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Mayor Muriel Bowser’s proposed $15.5 billion budget invests $55 million more in affordable housing by declining a tax cut for the business sector and raising taxes on sales of commercial properties.
The mayor’s fiscal year 2020 spending plan released Wednesday morning would increase the tax on sales and transfers of commercial properties worth over $2 million from 1.45 percent to 2.5 percent, raising roughly $90 million in revenue.
A showdown may loom at the D.C. Council over that decision and Bowser’s plan to forgo cutting the commercial property tax rate, keeping it at 1.89 percent for properties assessed at over $10 million. Eight council members voted last December to lower the rate to 1.85 percent, but the Bowser administration wants to carry the current rate to raise more money for housing.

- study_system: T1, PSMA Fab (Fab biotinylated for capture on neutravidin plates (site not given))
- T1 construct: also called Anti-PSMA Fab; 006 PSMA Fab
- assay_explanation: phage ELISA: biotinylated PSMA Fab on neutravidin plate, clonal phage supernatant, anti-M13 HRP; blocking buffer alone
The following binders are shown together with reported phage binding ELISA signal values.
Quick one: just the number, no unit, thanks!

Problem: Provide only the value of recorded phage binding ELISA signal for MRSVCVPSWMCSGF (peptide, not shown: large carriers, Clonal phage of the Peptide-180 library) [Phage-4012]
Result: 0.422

The budget makes $129 million in cuts across District agencies, although officials said no major programs would be entirely lost.
She presented the plan to councilmembers on Wednesday morning, fielding several questions about transportation and affordable housing.
Council Chair Phil Mendelson, a top proponent of a lower commercial property tax rate, did not press Bowser on the matter but the discussion is likely to surface when Bowser officials formally testify about the budget before the D.C. Council on Friday.
At a press conference, Bowser defended the tax rate proposals, saying investments in housing and transportation “don’t happen without the revenues we identified.”
Bowser’s budget makes investments in affordable housing through three funds: the Housing Production Trust Fund, the Housing Preservation Fund, and a new Workforce Housing Fund. The largest, the Housing Production Trust Fund, will automatically gain $12.8 million in new revenue from the tax hike on commercial property transfers, and will be topped off to equal $130 million, a 30 percent increase from last year.